WOBURN - In an attempt to save the proposed redevelopment of North Woburn's Tidd Home, the City Council may grant itself the authority to waive housing density caps within the community's new historic building preservation regulations.

During a recent gathering in City Hall, members of the council's Ordinance Committee sent back out for action a zoning amendment that would grant the aldermen the authority to waive a 20-unit per acre density threshold under the city's "conversion of historical buildings" ordinance.

The subgroup is recommending the full council withhold a final vote on the initiative until City Solicitor Ellen Callahan-Doucette renders an opinion as to whether the modified legislation adequately protects local neighborhoods from inappropriate redevelopments.

The Ordinance Committee has also asked Woburn's Historical Commission to forward the full council a copy of its list of historically significant properties. That inventory is being sought as Andrew Creen, Woburn's Chief Assessor, this week advised city officials that municipal records should be considered unreliable, when it comes to determining the age of structures across the community.

"So it goes back for action, and the idea is we'll have a response from the city solicitor and the Historical Commission [to rely upon before making a final decision]," said Alderman at-large Michael Concannon.

The revised legislation would allow the proprietors of historic buildings, which sit upon undersized lots of less than one-acre, to proceed with a multi-unit housing redevelopment of up to 15 units.

In overriding the preservation ordinance's 20-unit per acre standard, the council would be required to make a finding that the apartment complex's density made sense in light of the underlying property's lot dimensions.

The size of the existing structure, as well as a special permit applicant's ability to meet the preservation ordinance's two-space per unit parking requirement, would also be factored into the council's decision.

Local attorney Joseph Tarby, representing West Street resident John Flaherty, has explained the latest zoning change is being sought due to the recent discovery that the Tidd Home off of Elm Street sits upon a far smaller lot than was originally thought.

Though local officials crafted the historical preservation ordinance to apply to structures across the entire city, deliberations over the initiative began last year after Flaherty circulated plans to save the 1809 mansion in North Woburn.

The West Street resident, a local history buff who championed the costly overhaul of the Burdett Mansion by Mishawum Road and the conversion of Washington Street's old St. Joseph's Church into condominiums, has been trying to save the historic Elm Street senior housing facility from the wrecking ball for more than a year now.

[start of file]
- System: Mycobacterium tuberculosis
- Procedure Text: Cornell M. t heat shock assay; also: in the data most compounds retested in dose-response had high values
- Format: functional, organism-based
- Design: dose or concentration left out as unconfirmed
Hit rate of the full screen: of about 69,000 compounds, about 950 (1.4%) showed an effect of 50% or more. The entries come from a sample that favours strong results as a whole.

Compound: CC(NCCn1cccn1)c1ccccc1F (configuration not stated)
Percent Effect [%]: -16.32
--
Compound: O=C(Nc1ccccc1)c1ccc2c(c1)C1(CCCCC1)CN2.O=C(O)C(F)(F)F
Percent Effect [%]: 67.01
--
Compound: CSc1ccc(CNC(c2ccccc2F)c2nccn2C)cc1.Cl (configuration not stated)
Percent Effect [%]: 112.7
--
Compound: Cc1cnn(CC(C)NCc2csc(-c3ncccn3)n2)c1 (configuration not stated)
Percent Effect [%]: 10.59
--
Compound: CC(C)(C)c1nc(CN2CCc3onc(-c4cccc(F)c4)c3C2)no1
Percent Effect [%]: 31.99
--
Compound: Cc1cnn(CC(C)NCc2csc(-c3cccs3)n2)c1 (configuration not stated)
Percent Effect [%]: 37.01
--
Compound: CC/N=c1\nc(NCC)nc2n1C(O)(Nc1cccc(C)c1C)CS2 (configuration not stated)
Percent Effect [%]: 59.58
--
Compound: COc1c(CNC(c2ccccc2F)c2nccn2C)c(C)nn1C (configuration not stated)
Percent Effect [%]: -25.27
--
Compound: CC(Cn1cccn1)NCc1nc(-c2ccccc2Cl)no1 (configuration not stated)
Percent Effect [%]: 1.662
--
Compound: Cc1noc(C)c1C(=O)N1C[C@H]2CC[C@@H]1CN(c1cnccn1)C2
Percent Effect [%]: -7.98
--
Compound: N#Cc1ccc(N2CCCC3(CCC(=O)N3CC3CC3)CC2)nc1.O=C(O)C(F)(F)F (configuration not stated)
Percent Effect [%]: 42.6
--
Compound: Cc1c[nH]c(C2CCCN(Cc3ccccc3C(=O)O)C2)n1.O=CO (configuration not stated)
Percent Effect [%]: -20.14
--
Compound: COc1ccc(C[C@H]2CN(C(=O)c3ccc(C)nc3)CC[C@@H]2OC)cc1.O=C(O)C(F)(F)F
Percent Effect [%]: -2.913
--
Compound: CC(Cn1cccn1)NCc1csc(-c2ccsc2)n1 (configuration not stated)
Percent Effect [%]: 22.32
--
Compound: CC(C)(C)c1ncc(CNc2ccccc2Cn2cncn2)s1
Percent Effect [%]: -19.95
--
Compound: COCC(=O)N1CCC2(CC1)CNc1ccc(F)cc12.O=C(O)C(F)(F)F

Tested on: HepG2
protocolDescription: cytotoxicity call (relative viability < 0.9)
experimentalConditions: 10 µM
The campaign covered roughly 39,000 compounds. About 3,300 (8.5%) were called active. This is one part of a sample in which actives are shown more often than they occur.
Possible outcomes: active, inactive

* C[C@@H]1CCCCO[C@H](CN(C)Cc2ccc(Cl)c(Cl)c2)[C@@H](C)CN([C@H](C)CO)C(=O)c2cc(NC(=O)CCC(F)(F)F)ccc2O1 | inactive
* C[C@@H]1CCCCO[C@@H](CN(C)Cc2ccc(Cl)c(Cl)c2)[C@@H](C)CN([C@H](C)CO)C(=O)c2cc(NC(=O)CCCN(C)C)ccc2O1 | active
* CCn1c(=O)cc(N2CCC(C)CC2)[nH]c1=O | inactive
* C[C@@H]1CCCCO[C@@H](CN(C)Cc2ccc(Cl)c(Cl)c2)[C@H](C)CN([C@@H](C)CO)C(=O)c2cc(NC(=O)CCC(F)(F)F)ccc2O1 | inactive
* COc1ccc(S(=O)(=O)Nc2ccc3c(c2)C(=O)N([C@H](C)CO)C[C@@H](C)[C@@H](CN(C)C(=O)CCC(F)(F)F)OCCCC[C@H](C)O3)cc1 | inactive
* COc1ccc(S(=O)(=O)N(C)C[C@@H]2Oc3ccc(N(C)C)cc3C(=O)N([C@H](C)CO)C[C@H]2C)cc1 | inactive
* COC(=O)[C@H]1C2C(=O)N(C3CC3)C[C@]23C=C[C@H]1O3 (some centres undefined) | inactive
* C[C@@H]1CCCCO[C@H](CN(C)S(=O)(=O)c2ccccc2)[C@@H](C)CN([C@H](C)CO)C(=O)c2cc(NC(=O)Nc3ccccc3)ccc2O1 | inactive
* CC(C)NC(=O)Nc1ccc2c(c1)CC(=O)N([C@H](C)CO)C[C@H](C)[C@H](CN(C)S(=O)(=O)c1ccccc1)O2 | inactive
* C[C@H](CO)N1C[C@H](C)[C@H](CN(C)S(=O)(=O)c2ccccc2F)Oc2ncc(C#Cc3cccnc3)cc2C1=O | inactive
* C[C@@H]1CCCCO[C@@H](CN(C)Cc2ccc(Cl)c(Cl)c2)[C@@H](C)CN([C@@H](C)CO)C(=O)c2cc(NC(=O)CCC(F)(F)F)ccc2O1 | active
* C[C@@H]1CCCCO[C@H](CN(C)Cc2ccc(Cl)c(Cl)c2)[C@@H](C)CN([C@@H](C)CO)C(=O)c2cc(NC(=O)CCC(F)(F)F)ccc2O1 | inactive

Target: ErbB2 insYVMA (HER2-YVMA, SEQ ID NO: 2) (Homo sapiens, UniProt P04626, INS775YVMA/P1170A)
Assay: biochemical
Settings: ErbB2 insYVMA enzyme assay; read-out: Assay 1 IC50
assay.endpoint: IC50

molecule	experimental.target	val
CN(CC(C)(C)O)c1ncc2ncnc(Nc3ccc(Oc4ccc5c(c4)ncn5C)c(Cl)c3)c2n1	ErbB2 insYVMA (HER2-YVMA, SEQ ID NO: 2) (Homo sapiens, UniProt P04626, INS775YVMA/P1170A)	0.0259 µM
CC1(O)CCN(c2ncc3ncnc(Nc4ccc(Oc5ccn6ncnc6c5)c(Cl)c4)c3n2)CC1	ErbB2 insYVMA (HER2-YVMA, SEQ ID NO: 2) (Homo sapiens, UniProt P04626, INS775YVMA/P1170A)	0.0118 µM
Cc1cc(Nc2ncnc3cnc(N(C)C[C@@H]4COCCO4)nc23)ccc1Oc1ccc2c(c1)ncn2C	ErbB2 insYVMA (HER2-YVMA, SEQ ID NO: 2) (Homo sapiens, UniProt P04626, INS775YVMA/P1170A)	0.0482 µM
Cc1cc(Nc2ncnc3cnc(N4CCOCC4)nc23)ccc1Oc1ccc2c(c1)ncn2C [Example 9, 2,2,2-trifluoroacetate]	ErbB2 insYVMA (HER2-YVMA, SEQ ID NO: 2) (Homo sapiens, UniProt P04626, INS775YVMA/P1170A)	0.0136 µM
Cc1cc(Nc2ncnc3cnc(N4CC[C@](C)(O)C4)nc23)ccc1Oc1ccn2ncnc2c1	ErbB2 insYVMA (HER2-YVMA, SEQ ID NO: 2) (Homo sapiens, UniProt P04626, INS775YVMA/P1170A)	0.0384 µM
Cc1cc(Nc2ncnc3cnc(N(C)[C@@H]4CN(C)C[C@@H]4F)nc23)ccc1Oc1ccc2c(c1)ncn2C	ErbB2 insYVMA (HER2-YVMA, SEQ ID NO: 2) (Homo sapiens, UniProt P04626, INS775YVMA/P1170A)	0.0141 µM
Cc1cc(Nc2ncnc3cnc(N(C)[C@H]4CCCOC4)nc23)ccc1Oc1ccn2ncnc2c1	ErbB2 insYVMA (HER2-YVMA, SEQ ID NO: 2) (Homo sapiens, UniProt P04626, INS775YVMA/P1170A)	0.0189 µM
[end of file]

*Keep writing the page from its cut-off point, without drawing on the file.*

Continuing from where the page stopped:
Under his general proposal, the sprawling 9,900 square foot Federal Era building would be converted into an apartment complex, a use change that will reportedly require no exterior changes to the 1809 structure.

Tidd Home

proposal

The original version of the current zoning amendment, presented in May by Flaherty, would have yanked any reference to acreage in the ordinance and instead imposed a blanket 15-unit cap on all proposed conversions of historical buildings into apartments.

However, several aldermen, referencing correspondence from Planning Director Tina Cassidy, suggested that by removing language that tied the number of allowed apartments to overall lot size, the city may inadvertently encourage hundreds of homeowners to take advantage of the zoning initiative.

Of particular concern was the effect of the zoning change in single-family or R1 districts, especially in older sections of the city where scores of homeowners may be able to transform small houses into apartment buildings.

This week, Ward 1 Alderman Joanne Campbell reiterated those concerns, as based upon her recent review of various neighborhoods within her district, dozens of properties already meet the qualifications of the preservation ordinance.

"As the 20-units per acre standard is written right now, if you have a quarter-acre lot, you could turn a one-family house into a 5-family. We're not talking about 1 or 2 properties. It's quite a few," she said.

This week, Tarby argued that by granting the council the ability to waive the 20-unit per acre density cap for undersized parcels, Flaherty's redevelopment could proceed without causing any unintended consequences. City Council President Michael Anderson, who worked on the compromise, agreed with that assessment and insisted the revised language would prevent hundreds of new homes from becoming eligible for special permits under the ordinance.